White Voters and Polarization: Can We Span the Racial Divide by Emphasizing Shared Interests?
Guest Blogger: Dowell Myers of the University of Southern California Sol Price School of Public Policy
Among the harsh lessons of the stunning 2016 presidential election, the most widely recognized is that the white voting majority should not be neglected. Exit polls by CNN, sampling 24,558 voters, cast a cold light. Clinton's failure to secure white voters may have centered on white working class men (i.e., white men lacking a college degree) (23% for Clinton, 71% for Trump), but weakness extended to white women without college (34%/61%) and even white college-educated men (39%/53%). Surprisingly, white women who are college-educated only supported Clinton by 51%/44%. Meanwhile, voters over age 45 were much less likely to support Clinton (44%/52%) than were those under that age (53%/39%). Her strongest backers by far were voters of color (74%/21%), but this diverse group accounted for only 29% of the electorate.
A second lesson may be that it is risky and not healthy in our democracy to operate with such a large disparity in racial voting preferences. The white majority in the electorate will persist for decades to come, because they are older and turn out more reliably. The 71% white share of the 2016 electorate closely matched projections in my article "Mutual Benefits and Equity Amid Racial Diversity" that appeared last fall in the Journal of Planning Education and Research. I found that non-Hispanic whites would maintain a likely majority of presidential voters until 2060, long past the 2044 date when whites are expected to lose their population majority. (The white majority in minor elections for local bond issues is even larger and would persist longer.)
The key question for us is how future candidates can span the racial divide with appeals to shared interests. Demography is slowly shifting, but rather than wait until the old majority simply "terms out" in some distant decade, goals of greater racial equality and inclusion can be achieved more rapidly if they can also speak to the interests of white voters. Political leaders and project planners need to learn how to earn the enthusiasm of older whites for creating a better future that includes diverse residents.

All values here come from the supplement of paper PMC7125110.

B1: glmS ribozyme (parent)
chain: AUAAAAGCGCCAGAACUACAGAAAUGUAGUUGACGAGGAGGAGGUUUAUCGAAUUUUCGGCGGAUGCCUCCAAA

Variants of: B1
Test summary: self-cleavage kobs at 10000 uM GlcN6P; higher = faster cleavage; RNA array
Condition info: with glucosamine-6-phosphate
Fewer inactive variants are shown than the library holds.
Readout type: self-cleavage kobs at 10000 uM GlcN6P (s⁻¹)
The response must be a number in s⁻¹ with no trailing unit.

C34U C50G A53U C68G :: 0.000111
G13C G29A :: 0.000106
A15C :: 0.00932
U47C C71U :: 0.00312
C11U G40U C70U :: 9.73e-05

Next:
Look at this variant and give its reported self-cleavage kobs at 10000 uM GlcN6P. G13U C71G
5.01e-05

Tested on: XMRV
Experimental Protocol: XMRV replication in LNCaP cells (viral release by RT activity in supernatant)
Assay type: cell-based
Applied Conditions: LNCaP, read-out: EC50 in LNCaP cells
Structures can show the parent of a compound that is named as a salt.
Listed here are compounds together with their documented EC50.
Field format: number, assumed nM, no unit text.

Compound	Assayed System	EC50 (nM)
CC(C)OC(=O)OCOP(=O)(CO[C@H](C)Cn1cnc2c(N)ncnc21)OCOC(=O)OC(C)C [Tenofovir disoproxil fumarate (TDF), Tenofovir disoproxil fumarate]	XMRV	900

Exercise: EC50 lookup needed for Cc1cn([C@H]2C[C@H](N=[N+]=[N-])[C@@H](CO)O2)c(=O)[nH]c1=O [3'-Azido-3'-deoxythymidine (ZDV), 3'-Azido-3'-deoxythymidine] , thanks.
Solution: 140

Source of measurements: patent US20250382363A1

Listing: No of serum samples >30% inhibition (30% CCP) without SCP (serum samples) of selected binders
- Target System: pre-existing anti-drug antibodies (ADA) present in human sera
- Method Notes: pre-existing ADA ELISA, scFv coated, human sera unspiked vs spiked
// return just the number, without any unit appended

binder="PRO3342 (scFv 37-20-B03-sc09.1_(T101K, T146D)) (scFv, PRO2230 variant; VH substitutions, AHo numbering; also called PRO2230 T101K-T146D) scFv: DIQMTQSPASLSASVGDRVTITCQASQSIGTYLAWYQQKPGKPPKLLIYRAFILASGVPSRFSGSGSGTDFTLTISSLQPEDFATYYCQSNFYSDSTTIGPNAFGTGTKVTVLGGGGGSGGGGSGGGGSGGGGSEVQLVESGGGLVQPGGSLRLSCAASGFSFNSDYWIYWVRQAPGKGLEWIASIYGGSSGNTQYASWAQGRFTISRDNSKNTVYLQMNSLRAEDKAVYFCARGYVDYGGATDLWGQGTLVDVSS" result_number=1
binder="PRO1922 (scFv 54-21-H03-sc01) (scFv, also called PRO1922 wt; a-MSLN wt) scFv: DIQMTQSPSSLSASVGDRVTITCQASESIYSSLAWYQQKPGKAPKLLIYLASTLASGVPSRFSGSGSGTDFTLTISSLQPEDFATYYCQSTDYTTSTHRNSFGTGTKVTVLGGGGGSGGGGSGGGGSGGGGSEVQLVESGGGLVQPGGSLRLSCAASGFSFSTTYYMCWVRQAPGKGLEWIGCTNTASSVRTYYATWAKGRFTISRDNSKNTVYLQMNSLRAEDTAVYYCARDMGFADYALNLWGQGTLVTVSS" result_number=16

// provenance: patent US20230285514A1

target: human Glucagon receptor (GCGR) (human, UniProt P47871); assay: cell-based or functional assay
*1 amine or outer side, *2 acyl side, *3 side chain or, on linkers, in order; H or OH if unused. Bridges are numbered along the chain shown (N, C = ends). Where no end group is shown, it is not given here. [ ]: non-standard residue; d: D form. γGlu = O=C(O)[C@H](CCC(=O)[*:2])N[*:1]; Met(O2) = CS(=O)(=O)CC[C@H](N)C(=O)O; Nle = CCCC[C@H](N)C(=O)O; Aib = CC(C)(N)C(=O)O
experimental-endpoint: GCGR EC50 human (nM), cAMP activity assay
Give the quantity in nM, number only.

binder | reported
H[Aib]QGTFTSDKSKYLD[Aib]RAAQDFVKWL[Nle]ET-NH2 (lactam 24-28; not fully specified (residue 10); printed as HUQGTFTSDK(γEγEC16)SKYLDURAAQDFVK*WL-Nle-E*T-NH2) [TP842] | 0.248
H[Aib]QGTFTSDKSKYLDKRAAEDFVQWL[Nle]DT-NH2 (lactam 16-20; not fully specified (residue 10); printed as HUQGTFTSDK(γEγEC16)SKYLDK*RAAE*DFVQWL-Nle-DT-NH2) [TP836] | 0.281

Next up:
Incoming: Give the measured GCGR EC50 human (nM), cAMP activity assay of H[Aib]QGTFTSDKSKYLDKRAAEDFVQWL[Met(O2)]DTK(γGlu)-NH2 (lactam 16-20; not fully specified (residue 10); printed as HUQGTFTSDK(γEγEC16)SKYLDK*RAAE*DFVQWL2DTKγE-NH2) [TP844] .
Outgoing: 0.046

The age imbalance holds the key to correcting the racial divide. My proposed remedy for curbing polarization is that older whites should be engaged in dialogue about their need to rely on a younger generation that is greatly undersized to support expected entitlement benefits for older people, especially when massive numbers of aging Baby Boomers flood those ranks. This was a non-issue before 2010, but now the ratio of seniors (ages 65 and older) to working age residents (25 to 64) is rising sharply in the United States and in every state, as illustrated in the figure below.
When the Baby Boomers themselves entered the working ages they had only a small-sized generation of seniors to support on their shoulders. All that reverses once the Baby Boomers become the seniors. That places far greater weight on the younger generation than we have seen in the past, whether they are operating as individual workers and consumers in the private market or via their role as principal funders of government programs through tax payments. Either way, success for the older generation in the future will require the Millennials and those that follow to carry out their adult responsibilities with much greater productivity than preceding generations. The generational size imbalance creates a true all-hands-on-deck emergency.
It bears attention that nearly half of today’s young are children of color who often may be from disadvantaged backgrounds, as are more than a few whites, and without greater access to key childhood resources they cannot grow into their strongest possible contributions. Thus the retirement benefits, house values (the young buy homes from the old), and health of the economy all depend on cultivating the full potential of our future workers and taxpayers-to-be. Greater equity in access to education, health care, housing, and employment is a crucial investment in a greater future for America. We must inspire older white voters to feel these benefits as something crucial to their own self-interest in a successful future.
This is the argument for building consensus based on mutual benefits, an approach inspired by Getting to Yes, the negotiation classic on redefining conflicts by inventing options for mutual gain. "Mutual Benefits" linking generations across racial divides is an anti-polarization strategy badly needed today.
Open Access Until December 31, 2016
Myers, Dowell., 2015. Mutual Benefits and Equity amid Racial Diversity A Generational Strategy for Growing a Broader Base of Support for Social Equity. Journal of Planning Education and Research, 35(3), pp.369-375.